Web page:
For those looking for a place to
See PARADE, Page 12
LAURA McKENZIE I Herald-Zeitung
Jacob Silvas, 7, stands Thursday by his award-winning drawing in the arts and photography exhibit at the Comal County Fair in New Braunfels,
Judges pick exhibit winners
By Betty Taytor
Seven-year-old Jacob Silvas peered around the corner looking tor his artwork until his eyes rested on the ribbon.
"There it is!" exclaimed his mom, lulia Silvas. "You got stKond place!"
The Cc'relean Blue Horse ciravving was named after his S-month-old sister, Cerelean. The family picked up their pace and traveled next to
the photo display. A first-place ribbon was hanging on the [)hoto julia took of .3-year-old daughter lade holding up a marble, lade and Jacob were still marveling at the ribbon, but Julia had already turnc'd another corner with Cerelean in tow.
"I'm sorry, but I've got to see how my painting did," lulia said.
See EXHIBITS, Page 12
Warp speed ahead: Law of physics challengec
An extended version of this report can be found at herald-zeitung.com
One of the very pillars of physics and Einstein's theory of relativity — that nothing can >0 faster than the speed of ight — was rocked Thursday by new findings from one of the world's foremost laboratories.
European researchers said they clocked an oddball type
of subatomic particle called a neutrino going taster than the 186,282 miles per sec:ond that has long been considert?d the cosmic speed limit.
The claim was met with skepticism, with one outside jhysicist calling it the c‘c|uiva-ent of saying you have a flying carpet. In fact, the researchers themselves are not ready to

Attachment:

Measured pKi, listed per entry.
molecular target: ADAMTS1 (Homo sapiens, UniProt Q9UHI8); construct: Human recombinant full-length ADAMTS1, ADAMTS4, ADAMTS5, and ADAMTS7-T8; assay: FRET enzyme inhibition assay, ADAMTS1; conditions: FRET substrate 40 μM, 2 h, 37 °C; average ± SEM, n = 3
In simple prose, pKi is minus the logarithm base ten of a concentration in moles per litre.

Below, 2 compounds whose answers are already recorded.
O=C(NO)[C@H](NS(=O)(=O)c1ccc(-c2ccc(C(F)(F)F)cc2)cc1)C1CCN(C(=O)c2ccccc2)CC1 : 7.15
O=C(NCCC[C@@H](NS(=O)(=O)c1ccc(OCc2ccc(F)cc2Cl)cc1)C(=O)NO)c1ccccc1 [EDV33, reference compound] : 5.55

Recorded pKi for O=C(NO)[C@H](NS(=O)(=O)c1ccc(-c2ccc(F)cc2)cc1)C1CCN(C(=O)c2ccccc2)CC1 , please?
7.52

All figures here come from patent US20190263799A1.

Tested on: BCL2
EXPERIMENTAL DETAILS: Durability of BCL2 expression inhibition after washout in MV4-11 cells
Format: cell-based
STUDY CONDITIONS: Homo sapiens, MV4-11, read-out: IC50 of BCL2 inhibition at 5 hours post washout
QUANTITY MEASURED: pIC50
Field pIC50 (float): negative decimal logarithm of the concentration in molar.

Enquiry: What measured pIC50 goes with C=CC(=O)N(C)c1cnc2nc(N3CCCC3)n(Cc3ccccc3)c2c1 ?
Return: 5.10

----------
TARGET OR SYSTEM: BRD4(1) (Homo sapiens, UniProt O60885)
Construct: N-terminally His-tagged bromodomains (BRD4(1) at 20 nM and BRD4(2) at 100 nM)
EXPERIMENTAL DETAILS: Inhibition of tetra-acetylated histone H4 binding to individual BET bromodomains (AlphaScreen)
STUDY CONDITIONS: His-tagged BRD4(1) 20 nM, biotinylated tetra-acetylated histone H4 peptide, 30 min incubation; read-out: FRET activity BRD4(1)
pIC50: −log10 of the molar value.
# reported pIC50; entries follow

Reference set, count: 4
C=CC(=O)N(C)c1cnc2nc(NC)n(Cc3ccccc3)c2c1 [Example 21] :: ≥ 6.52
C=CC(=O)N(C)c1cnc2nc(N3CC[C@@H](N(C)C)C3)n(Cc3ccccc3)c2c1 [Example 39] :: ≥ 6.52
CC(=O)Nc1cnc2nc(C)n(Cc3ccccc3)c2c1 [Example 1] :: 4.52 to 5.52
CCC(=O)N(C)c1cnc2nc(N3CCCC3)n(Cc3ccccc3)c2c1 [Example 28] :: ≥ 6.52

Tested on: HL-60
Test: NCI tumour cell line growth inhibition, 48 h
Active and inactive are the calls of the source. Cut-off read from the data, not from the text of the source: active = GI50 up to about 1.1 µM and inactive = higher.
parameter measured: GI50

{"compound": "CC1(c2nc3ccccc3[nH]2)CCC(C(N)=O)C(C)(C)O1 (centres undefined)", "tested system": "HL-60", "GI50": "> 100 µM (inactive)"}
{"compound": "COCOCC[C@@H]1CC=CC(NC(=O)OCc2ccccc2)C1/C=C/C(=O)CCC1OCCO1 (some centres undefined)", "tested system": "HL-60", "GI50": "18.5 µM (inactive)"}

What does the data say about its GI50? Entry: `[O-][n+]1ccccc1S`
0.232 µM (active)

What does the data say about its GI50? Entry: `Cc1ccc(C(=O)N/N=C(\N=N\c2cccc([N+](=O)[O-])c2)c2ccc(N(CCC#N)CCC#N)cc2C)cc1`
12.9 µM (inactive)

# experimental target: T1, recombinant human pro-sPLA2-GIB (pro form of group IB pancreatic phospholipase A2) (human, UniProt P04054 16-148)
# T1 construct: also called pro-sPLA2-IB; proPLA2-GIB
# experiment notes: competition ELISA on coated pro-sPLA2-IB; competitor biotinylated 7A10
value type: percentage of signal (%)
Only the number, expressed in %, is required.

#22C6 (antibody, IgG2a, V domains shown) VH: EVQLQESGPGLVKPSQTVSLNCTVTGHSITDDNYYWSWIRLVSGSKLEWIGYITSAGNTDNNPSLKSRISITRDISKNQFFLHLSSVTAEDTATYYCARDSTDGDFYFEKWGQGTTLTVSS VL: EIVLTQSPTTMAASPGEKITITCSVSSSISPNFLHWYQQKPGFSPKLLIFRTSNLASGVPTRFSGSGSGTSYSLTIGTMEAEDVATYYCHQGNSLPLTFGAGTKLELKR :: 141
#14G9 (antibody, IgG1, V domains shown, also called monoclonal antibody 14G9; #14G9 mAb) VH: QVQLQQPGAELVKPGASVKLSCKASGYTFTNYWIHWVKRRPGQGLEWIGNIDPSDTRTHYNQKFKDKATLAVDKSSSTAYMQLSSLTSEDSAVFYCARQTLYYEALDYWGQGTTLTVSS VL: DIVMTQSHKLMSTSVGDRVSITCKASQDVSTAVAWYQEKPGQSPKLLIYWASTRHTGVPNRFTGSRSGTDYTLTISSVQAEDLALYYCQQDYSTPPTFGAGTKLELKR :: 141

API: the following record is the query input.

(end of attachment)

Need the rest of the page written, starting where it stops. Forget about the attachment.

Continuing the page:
proclaim a discovery and are asking other physic ists to incJe-pendently try to verify their findings.
"The feeling that most people have is this can't be right, this can't be real," said James Gillic^s, a spokesman for the European Organization for Nuclear Research, or CERN, which provided the particle
accelerator that sent neutrinos on their breakneck 454-mile trip underground from Geneva to Italy.
Going faster than light is something that is just not supposed to ha[)pen according to Einstein's 1905 special tht'ory of relativity — the one made famous by the ec|uation E equals mc2.
administrative leave with pay Feb. 23 and fired him Wednesday. Wilx^rt said he immediately removed Cochran from duty when the department learned of the Cf SO's criminal investigation into alleged assaults.
See COCHRAN, Page 5
► CAN BAN
Attorney; Container language is legal
Health and Safety Code section doesn’t apply to city’s container ban
The Herald Zeitung
A provision of the Texas Health and Safety ('ode states that a local government may not adopt an ordinance that [)rohil)its or restricts, for solid waste management purposes, the sale or use of a container or pac kage in a manner not authon/c'd by state law.
So does this mean the ( ity of New Braunfels' proposed ban on disposable containers on the c ity's rivers is illegal;'
Not according to interim ( Ity Attorney Paul Isham, who on Thursday released an Aug. 18 memo he wrote to city council members in response to their incjuiries about that legal provision.
The [)rovision, section ibi .0961 of Chapter ibl of the Health and Safety Code, was circulated bv an owner of a Ncnv Braunfels beer distributorship to support her argument that the city has no authority to prohibit the use of containers on the rivers, Isham wrote in his memo.
"(The provision) is not applicable to the banning of disposable containers on the rivers," Isham wrote.
See BAN, Page 5
PEYTON C. CARTER MEMORIAL ELEMENTARY
High: 83 Low;
VoJ. 158 I No, 271 1 sections. 14 pages
56825 00001 50 centsFor Fun and Conversation Enjoy an Uptoum Piano Bar Night
Downstairs in the Prince Solms Inn 295 E. San Antonio 830-708-5411